July 22, 2022

As science searches for answers on depression, what should patients do today?

The brain’s a complicated place. But medications, talk therapy, lifestyle changes and advanced treatments do work, as research continues into why

Right now, more than 1 in 10 Americans take medicines for depression -- a number that has risen during the pandemic.

But how do those drugs work – and why don’t they work for everyone? And why do people get depression, anyway?

Experts still don’t know all the answers to these questions. After all, the brain is a complicated place. But they do know that depression has its roots in everything from the genes we’re born with, to the experiences we had in our early years, to what’s happening in our lives right now.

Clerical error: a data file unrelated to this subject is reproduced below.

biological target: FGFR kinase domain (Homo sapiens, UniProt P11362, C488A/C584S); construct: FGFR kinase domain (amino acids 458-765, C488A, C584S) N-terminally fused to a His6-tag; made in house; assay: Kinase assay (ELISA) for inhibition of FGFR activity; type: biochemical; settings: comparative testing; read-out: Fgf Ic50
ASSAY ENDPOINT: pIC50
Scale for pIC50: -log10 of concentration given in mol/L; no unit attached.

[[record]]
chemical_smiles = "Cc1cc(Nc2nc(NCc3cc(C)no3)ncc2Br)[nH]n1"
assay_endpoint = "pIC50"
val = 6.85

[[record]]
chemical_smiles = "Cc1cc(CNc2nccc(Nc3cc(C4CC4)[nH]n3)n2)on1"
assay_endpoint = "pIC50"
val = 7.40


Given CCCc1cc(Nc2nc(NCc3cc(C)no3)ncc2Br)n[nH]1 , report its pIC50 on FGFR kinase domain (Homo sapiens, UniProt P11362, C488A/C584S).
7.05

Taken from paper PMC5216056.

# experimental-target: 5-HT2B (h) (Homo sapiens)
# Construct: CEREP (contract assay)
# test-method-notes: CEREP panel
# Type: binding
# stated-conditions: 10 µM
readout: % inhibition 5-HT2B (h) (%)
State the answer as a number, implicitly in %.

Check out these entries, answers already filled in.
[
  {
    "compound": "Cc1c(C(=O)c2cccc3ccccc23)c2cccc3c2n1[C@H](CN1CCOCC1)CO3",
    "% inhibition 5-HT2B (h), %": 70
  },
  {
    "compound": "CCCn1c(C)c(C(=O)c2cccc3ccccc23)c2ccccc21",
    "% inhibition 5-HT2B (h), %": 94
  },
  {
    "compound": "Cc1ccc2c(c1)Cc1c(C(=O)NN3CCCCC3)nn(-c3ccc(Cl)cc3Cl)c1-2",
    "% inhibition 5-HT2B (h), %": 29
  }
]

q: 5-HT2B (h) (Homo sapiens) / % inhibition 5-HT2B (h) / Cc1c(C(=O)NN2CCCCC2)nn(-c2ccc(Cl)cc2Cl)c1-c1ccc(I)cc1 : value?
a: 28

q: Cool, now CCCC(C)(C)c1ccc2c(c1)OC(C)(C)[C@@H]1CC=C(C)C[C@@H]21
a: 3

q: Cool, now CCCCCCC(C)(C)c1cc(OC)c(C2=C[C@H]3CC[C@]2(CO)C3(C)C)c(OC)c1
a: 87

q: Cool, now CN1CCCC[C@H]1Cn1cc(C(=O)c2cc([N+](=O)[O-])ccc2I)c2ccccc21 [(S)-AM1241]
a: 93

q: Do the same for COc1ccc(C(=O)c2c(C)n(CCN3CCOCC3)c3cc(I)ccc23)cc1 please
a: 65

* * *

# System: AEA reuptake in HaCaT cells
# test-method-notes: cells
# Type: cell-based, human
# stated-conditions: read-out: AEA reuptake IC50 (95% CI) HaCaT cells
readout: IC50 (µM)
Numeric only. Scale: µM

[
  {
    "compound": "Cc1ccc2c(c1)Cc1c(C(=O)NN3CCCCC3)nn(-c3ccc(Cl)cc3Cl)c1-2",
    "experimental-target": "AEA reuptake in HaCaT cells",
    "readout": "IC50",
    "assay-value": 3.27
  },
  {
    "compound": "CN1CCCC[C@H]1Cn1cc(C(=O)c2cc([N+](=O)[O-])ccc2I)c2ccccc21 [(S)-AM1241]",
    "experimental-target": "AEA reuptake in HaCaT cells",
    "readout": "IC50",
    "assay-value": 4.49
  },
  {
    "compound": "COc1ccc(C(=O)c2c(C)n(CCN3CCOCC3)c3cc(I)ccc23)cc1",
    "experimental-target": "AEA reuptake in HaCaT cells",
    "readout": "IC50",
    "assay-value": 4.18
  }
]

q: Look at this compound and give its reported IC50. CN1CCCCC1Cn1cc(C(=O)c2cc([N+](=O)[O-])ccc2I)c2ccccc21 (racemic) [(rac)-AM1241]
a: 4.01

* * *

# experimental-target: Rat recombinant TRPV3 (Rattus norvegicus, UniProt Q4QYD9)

At the same time, they do know that a lot of people with depression get help from antidepressant drugs – and from talk-based therapy, better sleep, exercise, more social interaction and, in severe cases, treatments like ketamine and ECT.

The critical thing is for people with depression symptoms to reach out for help and keep trying until they find something that works for them.

That’s why the director of the nation’s first Depression Center, Srijan Sen, M.D., Ph.D., is concerned about the impact of a new study about the role of serotonin in depression that’s getting a lot of attention.

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